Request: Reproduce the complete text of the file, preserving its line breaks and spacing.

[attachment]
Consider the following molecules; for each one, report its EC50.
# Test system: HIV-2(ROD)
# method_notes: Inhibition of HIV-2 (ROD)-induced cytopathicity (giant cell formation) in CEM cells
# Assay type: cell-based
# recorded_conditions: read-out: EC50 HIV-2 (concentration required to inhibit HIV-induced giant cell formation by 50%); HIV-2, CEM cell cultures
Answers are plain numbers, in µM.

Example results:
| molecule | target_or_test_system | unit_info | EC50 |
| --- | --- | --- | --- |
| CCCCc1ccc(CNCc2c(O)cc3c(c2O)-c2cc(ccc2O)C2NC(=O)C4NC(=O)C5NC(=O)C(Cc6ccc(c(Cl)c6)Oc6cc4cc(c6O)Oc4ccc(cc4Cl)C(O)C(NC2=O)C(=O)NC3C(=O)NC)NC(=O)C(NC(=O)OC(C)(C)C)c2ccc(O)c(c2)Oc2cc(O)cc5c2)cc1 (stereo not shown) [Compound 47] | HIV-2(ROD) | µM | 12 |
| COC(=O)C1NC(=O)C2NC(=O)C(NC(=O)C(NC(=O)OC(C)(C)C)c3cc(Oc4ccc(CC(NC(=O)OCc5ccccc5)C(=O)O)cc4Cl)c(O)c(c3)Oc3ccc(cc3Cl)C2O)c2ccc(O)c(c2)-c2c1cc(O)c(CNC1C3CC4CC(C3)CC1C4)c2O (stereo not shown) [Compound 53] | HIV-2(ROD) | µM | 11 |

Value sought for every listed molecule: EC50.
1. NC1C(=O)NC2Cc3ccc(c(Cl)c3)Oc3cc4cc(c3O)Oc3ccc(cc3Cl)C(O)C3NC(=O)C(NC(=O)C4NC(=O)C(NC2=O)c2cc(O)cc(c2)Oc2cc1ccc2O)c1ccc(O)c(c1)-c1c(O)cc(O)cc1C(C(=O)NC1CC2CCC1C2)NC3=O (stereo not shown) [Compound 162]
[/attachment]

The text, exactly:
Consider the following molecules; for each one, report its EC50.
# Test system: HIV-2(ROD)
# method_notes: Inhibition of HIV-2 (ROD)-induced cytopathicity (giant cell formation) in CEM cells
# Assay type: cell-based
# recorded_conditions: read-out: EC50 HIV-2 (concentration required to inhibit HIV-induced giant cell formation by 50%); HIV-2, CEM cell cultures
Answers are plain numbers, in µM.

Example results:
| molecule | target_or_test_system | unit_info | EC50 |
| --- | --- | --- | --- |
| CCCCc1ccc(CNCc2c(O)cc3c(c2O)-c2cc(ccc2O)C2NC(=O)C4NC(=O)C5NC(=O)C(Cc6ccc(c(Cl)c6)Oc6cc4cc(c6O)Oc4ccc(cc4Cl)C(O)C(NC2=O)C(=O)NC3C(=O)NC)NC(=O)C(NC(=O)OC(C)(C)C)c2ccc(O)c(c2)Oc2cc(O)cc5c2)cc1 (stereo not shown) [Compound 47] | HIV-2(ROD) | µM | 12 |
| COC(=O)C1NC(=O)C2NC(=O)C(NC(=O)C(NC(=O)OC(C)(C)C)c3cc(Oc4ccc(CC(NC(=O)OCc5ccccc5)C(=O)O)cc4Cl)c(O)c(c3)Oc3ccc(cc3Cl)C2O)c2ccc(O)c(c2)-c2c1cc(O)c(CNC1C3CC4CC(C3)CC1C4)c2O (stereo not shown) [Compound 53] | HIV-2(ROD) | µM | 11 |

Value sought for every listed molecule: EC50.
1. NC1C(=O)NC2Cc3ccc(c(Cl)c3)Oc3cc4cc(c3O)Oc3ccc(cc3Cl)C(O)C3NC(=O)C(NC(=O)C4NC(=O)C(NC2=O)c2cc(O)cc(c2)Oc2cc1ccc2O)c1ccc(O)c(c1)-c1c(O)cc(O)cc1C(C(=O)NC1CC2CCC1C2)NC3=O (stereo not shown) [Compound 162]